A blog about the restoration, remodel and renovation of a 1929 Chicago-style brick bungalow

2nd Annual Bungalow Blog Tour

I’m pleased to join the Bungalow Blog Tour that StuccoHouse organized this year — be sure to check out all the bungalows on the tour by following the links at the bottom of each post.

Welcome to our near-north suburban Chicago home! Here in the Windy City we do many things Chicago-style, from politics to pizza and hot dogs and yes, even bungalows.

Between 80,000 to 100,000 Chicago-style bungalows were built from 1910-1940 as the working class family gained prosperity. Most of these bungalows are located in the “Bungalow Belt”, a crescent-shaped section sweeping the outskirts of Chicago and stretching into the suburbs, like our middle-class suburb of Morton Grove.

Our bungalow was built in 1929, shortly before the stock market crashed. With a smattering of bungalows in the vicinity mixed with post-war ranches, it’s evident that home building came to a screeching halt at this point in our neighborhood until the early or mid-1950s.

While there are many variations in the Chicago-style bungalow, the defining elements are:

  • One-and-one-half story single family home with the roofline perpendicular to the street
  • Solid brick construction with face brick and stone trim, topped with a low-pitched roof with wide overhangs
  • Generous number of windows and full basement

Some characteristics that we share with many, but not all Chicago-style bungalows:

  • An arched doorway and covered porch
  • Brick walls capped with limestone on either side of the porch stairs
  • Limestone insets and window box brackets

My favorite feature of our bungalow? The original living room art glass windows—seven in all forming a bay. From what I understand, only about 30% of all bungalows were built with art glass windows, and of those there was a wide variety of patterns and styles.

For more information about the Chicago bungalow, visit the Historic Chicago Bungalow Association.

We’ve undertaken a number of projects in the (almost) three years we’ve lived here, some of which were to restore original features of the house to their former glory, like having all the windows and then the baseboard, door frames and picture rail stripped and refinished and repairing most of the plaster walls. You can see a quick then-and-now overview here.

The biggest project occurred last summer when we added a master suite, laundry room and “flex” room to the unfinished attic. The remodel also affected our kitchen in order to accommodate a wider staircase to the second floor, so it gave us the opportunity to improve the kitchen layout.

Once all the plaster cracks were repaired we covered the plain, poorly-painted vanilla walls and ceilings with mostly warm, earthy colors like Firenze orange in the dining room and Azures teal in the living room, a greenish-yellow in the former TV room (now office) and the most recent project, Wasabi green in the kitchen.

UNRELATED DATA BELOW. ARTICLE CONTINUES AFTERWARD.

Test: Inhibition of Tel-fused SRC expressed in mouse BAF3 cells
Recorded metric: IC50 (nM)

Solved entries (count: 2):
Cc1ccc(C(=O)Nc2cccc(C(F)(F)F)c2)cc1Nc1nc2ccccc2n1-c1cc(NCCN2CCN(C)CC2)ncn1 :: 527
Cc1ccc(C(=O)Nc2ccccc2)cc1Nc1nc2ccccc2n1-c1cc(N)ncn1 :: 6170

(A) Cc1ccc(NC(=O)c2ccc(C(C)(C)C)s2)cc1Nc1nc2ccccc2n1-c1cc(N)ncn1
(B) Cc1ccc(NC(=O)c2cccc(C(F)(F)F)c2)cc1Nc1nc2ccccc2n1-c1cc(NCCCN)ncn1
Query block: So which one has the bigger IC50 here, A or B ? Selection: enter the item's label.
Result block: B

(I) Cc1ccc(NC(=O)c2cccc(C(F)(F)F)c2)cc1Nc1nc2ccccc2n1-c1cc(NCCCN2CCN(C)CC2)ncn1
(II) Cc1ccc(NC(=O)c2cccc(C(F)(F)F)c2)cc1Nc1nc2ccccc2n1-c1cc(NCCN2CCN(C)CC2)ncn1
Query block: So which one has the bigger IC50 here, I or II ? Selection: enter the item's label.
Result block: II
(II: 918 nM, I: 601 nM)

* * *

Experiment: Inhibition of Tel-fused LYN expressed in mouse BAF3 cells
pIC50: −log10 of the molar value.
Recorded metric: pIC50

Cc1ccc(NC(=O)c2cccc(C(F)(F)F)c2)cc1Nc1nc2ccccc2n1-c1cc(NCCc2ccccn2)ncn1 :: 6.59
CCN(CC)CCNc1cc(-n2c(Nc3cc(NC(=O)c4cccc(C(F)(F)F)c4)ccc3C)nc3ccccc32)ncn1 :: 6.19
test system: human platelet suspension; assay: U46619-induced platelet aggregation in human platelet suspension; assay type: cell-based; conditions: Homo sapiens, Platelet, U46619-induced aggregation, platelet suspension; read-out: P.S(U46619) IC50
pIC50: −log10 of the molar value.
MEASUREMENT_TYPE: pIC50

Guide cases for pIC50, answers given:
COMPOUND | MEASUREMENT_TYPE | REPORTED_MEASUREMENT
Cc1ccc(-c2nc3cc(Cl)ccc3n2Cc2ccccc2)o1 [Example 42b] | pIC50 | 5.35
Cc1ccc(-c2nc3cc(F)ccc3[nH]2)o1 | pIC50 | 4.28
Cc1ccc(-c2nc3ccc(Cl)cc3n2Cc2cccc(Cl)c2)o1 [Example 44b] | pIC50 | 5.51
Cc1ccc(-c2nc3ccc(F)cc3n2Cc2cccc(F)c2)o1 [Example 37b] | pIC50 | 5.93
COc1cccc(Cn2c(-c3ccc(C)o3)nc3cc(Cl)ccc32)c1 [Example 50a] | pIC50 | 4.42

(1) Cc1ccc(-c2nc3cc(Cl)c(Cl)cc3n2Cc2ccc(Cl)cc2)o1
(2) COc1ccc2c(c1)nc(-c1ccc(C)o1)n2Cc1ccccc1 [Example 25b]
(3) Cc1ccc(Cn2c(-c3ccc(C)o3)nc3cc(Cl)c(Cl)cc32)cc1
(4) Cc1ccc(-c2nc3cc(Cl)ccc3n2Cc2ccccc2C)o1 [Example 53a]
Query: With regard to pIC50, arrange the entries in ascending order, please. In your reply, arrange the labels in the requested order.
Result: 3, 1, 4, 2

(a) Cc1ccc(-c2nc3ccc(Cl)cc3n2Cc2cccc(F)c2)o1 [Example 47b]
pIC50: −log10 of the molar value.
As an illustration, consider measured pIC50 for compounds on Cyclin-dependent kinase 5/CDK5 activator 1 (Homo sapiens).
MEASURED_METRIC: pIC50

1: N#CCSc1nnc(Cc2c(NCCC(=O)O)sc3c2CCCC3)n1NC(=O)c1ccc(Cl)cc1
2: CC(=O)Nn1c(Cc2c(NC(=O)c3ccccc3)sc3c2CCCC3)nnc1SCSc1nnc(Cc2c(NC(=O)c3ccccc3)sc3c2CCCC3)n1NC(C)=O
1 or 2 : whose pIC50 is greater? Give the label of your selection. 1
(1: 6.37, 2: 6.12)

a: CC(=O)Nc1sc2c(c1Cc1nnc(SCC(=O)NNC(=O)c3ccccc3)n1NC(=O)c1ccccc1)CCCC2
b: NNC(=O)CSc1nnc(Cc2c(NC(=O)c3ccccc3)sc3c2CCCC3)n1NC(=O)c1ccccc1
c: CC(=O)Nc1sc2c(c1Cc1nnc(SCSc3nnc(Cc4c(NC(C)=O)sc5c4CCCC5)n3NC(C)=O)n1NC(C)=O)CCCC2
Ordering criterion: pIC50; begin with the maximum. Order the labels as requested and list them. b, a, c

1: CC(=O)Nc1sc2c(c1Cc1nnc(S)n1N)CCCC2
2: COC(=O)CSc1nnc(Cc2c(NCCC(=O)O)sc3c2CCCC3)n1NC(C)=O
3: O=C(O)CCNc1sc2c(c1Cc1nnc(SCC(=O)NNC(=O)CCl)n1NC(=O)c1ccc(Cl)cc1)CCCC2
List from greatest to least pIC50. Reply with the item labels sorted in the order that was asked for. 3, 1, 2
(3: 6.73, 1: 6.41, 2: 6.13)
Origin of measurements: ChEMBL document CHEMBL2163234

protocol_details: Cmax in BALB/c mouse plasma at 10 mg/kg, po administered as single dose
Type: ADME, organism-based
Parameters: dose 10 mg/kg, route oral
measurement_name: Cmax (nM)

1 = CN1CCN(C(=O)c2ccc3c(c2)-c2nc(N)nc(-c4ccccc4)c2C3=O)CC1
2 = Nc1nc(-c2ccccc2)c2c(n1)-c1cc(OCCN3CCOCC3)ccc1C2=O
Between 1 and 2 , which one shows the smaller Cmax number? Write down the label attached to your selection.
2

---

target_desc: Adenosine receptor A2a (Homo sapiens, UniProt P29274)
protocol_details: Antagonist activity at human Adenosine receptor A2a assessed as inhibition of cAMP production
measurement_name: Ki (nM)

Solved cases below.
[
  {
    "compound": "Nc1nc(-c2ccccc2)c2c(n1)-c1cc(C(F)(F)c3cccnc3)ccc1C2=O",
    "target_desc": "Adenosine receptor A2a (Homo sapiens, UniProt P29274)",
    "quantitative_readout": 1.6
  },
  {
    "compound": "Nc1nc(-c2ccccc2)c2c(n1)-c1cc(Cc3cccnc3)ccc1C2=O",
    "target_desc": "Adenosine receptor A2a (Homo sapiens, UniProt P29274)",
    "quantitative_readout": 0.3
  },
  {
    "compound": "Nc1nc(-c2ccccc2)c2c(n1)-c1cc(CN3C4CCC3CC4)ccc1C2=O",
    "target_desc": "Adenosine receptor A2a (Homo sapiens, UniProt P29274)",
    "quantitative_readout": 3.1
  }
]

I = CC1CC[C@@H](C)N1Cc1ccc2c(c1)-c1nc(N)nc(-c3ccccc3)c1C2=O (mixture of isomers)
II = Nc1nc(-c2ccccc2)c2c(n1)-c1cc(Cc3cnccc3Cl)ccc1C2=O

Outdoors, we added a patio and are gradually replacing the “lawn” (all weeds) with native grasses and perennials.

We’ve completed a number of little projects in addition to the big ones and there’s still lots to do — like tearing out the previous owner’s (PO’s) blue-and-yellow bathroom remodel and remodeling the PO’s super-sized fireplace project into a simplified, more bungalow-appropriate hearth. We haven’t run out of steam yet, so I hope you’ll keep coming back for more updates.

Thanks for visiting our bungalow!

Next House on the Blog Tour: Black Dog’s Bungalow
Previous House on the Blog Tour: Tiny Oak Park Bungalow

7 Comments

  1. stuccoHouse on May 8, 2010 at 9:32 am

    Great overview of Chicago bungalows! That art glass is sweet. Does anyone other than me see a martini glass there? 🙂

  2. denise on May 8, 2010 at 9:53 am

    Oh yeah, I thought martinis right away (although my mother says Manhattan because of the “cherry” at the bottom)!

  3. Vinnie on May 8, 2010 at 10:09 am

    Actually I see 2 martini glasses. 😉 LOVE those windows. They are just beautiful. I’ve enjoyed the tour too and now have a new blog to add to my reading list. Thank you.

  4. Foxcroft on May 12, 2010 at 11:31 am

    What a wonderful place. It’s always great to see sensitive additions done that maintain the original feel of the house. Like you, our bungalow was built right before the crash, so I enjoy looking at the midcentury moderns across the street. They do grow on you.

  5. Chaz on May 13, 2010 at 1:22 am

    Pretty house! That art-deco look is hard to beat. Spencer Iowa (where I work) has an art-deco downtown because the old downtown burned in 1931.

  6. Cat@BudgetBlonde on May 22, 2010 at 9:17 pm

    I looove your house! It’s gorgeous, and I agree that the windows are amazing! This is exactly the type of house that I would love to buy when I “grow up” Still in the newlywed renting phase right now!!!

  7. denise on May 26, 2010 at 3:38 pm

    Thanks everyone!

Leave a Comment